I would agree with this. Really, it should just be a thumbs up, thumbs down, don't know/neutral rating system. Or if we're going to do a 6-rank scale, the tournament could require each judge to complete a brief survey (experience, preferences, etc.), which would be made available to the debaters before doing the rankings.

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I would agree with this. Really, it should just be a thumbs up, thumbs down, don't know/neutral rating system. Or if we're going to do a 6-rank scale, the tournament could require each judge to complete a brief survey (experience, preferences, etc.), which would be made available to the debaters before doing the rankings.

http://judgephilosophies.wikispaces.com/

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Definitely a good thing. It would take a long time to read them all to rank all your judges. I meant more like the NFL used to do (still does?): about 10-12 numerical scale questions. As I recall, it asked about experience, comfort with speed, and willingness to vote on topicality, theory, counterplans, and kritiks. Something like that would be easy for the debaters to scan quickly.

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Definitely a good thing. It would take a long time to read them all to rank all your judges. I meant more like the NFL used to do (still does?): about 10-12 numerical scale questions. As I recall, it asked about experience, comfort with speed, and willingness to vote on topicality, theory, counterplans, and kritiks. Something like that would be easy for the debaters to scan quickly.

I agree--the Ohio league had these when I was debating. In fact, I think I'm going to suggest that CDL start doing this for their tournaments.

 

Added: I can't find one on the OHSSL site for policy, but here's one for LD that I think is a good starting point to modify for policy: http://www.ohssl.org/ohsslfiles/state/ld_paradigm.pdf

Edited by Edgehopper

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Added: I can't find one on the OHSSL site for policy, but here's one for LD that I think is a good starting point to modify for policy: http://www.ohssl.org/ohsslfiles/state/ld_paradigm.pdf

 

Ohio uses the same sheet as the NFL, which you can find at http://www.joyoftournaments.com/nfl/nationals/paradigms/Blank%20CX%20Paradigm.pdf

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Edgehopper and jgorman, those are just the forms I was thinking of.

 

I remember sitting down with my debaters before rounds began at the NFL and looking through the list of their judges and these responses. We figured out strategies and tactics to try to pick up both ballots in every round. Those numerical responses were so clear, it was easy to know what a judge liked (an "8" on whether CPs were unacceptable versus, "I guess counterplans can be ok but I'll vote on whatever..." like on the philosophy wiki).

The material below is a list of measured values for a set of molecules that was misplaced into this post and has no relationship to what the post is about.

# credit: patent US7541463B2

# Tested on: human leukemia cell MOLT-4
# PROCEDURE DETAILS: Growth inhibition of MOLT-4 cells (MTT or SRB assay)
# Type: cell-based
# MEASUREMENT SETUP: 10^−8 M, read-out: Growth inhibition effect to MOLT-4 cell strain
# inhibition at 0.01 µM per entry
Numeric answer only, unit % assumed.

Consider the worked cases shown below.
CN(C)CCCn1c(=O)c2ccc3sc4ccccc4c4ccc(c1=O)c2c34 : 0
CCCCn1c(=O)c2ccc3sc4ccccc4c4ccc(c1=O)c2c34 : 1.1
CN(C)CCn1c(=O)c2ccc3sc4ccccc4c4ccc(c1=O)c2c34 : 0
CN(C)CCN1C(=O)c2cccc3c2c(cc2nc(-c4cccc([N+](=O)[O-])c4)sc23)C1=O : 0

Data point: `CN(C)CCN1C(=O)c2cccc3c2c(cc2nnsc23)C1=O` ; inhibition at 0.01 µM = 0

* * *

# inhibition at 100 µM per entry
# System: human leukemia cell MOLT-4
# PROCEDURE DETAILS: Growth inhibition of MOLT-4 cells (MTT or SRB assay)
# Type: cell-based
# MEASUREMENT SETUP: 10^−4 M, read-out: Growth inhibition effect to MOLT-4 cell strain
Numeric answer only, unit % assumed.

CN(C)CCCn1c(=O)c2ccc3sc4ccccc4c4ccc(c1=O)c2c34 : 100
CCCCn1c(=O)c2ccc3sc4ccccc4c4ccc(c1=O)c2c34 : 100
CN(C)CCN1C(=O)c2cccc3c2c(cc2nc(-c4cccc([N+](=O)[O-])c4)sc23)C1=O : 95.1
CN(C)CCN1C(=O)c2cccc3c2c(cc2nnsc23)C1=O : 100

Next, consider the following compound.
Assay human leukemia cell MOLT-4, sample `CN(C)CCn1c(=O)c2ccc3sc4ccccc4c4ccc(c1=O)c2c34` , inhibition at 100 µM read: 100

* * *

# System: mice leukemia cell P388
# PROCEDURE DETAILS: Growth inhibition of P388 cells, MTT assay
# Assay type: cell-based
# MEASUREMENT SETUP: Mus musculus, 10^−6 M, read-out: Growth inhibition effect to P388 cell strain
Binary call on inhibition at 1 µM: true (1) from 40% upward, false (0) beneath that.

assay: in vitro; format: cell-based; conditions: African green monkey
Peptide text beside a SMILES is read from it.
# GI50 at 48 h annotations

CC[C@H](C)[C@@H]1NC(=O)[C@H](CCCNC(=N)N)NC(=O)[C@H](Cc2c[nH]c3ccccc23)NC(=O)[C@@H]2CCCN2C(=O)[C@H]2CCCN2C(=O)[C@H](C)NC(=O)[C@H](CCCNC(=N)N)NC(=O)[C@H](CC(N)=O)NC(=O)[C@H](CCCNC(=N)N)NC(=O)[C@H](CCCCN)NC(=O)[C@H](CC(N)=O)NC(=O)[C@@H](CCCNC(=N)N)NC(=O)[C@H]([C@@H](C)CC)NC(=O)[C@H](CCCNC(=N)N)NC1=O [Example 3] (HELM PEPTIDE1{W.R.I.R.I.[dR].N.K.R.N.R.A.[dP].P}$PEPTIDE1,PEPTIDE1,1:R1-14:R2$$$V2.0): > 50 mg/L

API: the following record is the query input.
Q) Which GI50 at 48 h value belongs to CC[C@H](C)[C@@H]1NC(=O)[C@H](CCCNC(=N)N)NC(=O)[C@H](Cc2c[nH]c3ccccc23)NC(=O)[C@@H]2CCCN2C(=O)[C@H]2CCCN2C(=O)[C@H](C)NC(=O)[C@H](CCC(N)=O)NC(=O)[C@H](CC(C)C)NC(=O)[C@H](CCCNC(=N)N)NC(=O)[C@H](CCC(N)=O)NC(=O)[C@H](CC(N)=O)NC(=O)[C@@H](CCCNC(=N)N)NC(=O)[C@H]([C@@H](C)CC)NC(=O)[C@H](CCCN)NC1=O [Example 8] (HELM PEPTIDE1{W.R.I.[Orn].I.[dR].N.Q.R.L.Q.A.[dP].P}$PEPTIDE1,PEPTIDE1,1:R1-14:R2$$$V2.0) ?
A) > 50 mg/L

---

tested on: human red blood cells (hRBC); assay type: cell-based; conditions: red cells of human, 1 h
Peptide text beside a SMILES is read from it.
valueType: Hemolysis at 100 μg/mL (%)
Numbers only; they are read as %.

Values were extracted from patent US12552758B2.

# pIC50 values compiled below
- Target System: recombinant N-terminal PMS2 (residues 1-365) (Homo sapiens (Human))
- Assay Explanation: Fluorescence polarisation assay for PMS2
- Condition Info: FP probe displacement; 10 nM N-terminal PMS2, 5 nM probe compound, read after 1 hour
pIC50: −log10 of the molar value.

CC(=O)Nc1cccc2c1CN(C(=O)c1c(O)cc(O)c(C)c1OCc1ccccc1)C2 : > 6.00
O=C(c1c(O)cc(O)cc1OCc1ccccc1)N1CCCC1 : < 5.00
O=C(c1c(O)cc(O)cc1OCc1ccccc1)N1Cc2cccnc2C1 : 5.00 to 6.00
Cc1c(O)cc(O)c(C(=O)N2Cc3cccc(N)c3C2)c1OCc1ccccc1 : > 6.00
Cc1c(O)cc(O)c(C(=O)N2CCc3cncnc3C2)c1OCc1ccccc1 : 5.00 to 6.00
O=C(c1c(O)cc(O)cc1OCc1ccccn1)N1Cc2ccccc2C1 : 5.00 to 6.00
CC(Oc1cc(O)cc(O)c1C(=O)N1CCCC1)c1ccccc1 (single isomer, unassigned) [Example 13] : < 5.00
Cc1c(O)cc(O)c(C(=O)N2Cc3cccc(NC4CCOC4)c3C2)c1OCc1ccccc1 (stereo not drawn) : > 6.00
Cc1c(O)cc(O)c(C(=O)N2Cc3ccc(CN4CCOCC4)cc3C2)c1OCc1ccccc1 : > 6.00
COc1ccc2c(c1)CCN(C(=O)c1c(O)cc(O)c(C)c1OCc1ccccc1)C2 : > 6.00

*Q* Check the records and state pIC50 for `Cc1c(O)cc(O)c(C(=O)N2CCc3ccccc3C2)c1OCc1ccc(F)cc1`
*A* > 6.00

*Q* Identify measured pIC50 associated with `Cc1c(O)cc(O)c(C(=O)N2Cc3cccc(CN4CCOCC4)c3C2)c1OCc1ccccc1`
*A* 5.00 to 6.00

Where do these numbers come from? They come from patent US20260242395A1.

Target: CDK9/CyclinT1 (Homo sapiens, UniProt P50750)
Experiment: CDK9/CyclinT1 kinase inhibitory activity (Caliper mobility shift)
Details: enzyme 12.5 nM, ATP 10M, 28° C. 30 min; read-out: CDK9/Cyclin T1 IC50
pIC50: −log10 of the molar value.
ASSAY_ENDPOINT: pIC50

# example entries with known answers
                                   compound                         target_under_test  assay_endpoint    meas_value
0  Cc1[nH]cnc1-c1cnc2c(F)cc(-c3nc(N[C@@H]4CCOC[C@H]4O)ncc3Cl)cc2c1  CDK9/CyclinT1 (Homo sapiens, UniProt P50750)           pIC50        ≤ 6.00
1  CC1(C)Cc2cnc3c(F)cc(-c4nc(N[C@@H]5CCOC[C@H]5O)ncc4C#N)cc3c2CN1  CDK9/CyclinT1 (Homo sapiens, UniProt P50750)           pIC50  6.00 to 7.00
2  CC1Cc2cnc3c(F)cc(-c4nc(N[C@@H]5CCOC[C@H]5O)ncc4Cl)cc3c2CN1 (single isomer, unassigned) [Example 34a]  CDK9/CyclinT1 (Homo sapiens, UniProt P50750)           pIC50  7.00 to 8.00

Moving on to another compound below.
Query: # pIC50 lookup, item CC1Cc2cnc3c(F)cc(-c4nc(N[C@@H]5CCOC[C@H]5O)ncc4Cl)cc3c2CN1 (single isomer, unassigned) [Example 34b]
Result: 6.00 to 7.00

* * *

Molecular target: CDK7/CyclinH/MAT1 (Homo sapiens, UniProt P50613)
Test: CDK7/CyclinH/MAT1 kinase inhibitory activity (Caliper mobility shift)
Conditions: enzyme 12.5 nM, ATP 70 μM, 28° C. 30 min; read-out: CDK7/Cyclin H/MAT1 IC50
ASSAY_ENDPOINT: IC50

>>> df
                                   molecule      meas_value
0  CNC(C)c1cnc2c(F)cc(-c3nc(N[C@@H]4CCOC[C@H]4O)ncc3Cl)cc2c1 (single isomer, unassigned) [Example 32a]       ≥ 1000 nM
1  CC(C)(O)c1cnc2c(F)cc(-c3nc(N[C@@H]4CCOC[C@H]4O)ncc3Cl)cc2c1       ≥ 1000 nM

If debaters got those kind of numerical judge responses' in a spreadsheet or csv, they could sort it quickly by whatever characteristics they value most to figure out their top judges. For example: "Show me all judges who put a 1-3 on CPs and an 8 or 9 on kritiks."

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The one problem with just numeric ratings on things like 'Is the K acceptable' is that it conceals a lot of variation.

 

I'm perfectly fine with kritikal argumentation, but I'm a Popperian empiricist at heart, and so I disagree rather strongly with what is considered 'evidence against' and what is considered a 'refutation' in much kritikal argumentation today.  And while I'm willing to pretend to a different epistemology of argumentation in round, I can't imagine what such a thing actually looks like, so I'm certainly not going to assume one unless I have one laid out for me.

 

(I also hold a counterfactualist interpretation of fiat, which makes 'fiat bad' kind of nonsensical unless they're arguing nihilism.  Again, I'll listen to argumentation on the matter, but you'd better define what fiat is so I know what you think is bad, and can assess the degree to which the affirmative is actually doing that.  Since many Ks start from a position of 'fiat is bad, and what we should be talking about is stuff relevant to people in the room', this has a significant bearing on K argumentation).

 

So I'd give questions like 'Is the K acceptable' a 9, but I don't necessarily mean the same thing as another judge who gives it a 9.

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The one problem with just numeric ratings on things like 'Is the K acceptable' is that it conceals a lot of variation.

 

I'm perfectly fine with kritikal argumentation, but I'm a Popperian empiricist at heart, and so I disagree rather strongly with what is considered 'evidence against' and what is considered a 'refutation' in much kritikal argumentation today.  And while I'm willing to pretend to a different epistemology of argumentation in round, I can't imagine what such a thing actually looks like, so I'm certainly not going to assume one unless I have one laid out for me.

 

(I also hold a counterfactualist interpretation of fiat, which makes 'fiat bad' kind of nonsensical unless they're arguing nihilism.  Again, I'll listen to argumentation on the matter, but you'd better define what fiat is so I know what you think is bad, and can assess the degree to which the affirmative is actually doing that.  Since many Ks start from a position of 'fiat is bad, and what we should be talking about is stuff relevant to people in the room', this has a significant bearing on K argumentation).

 

So I'd give questions like 'Is the K acceptable' a 9, but I don't necessarily mean the same thing as another judge who gives it a 9.

All true, but compare that to the SQ. In national circuit, few judges go into that level of detail on their philosophy page. In CDL, most don't say anything. And you can always scribble the additional info on your card or write "ask me" if it won't fit.

 

It should be more useful off the national circuit, where there's greater variety and wider experience in judges. Numerical ratings won't capture too much difference between you and a typical college judge, but they easily capture the difference between you and old school traditional judges, lay judges, and confused English teachers who think all in-round definitions have to come from the Oxford English Dictionary.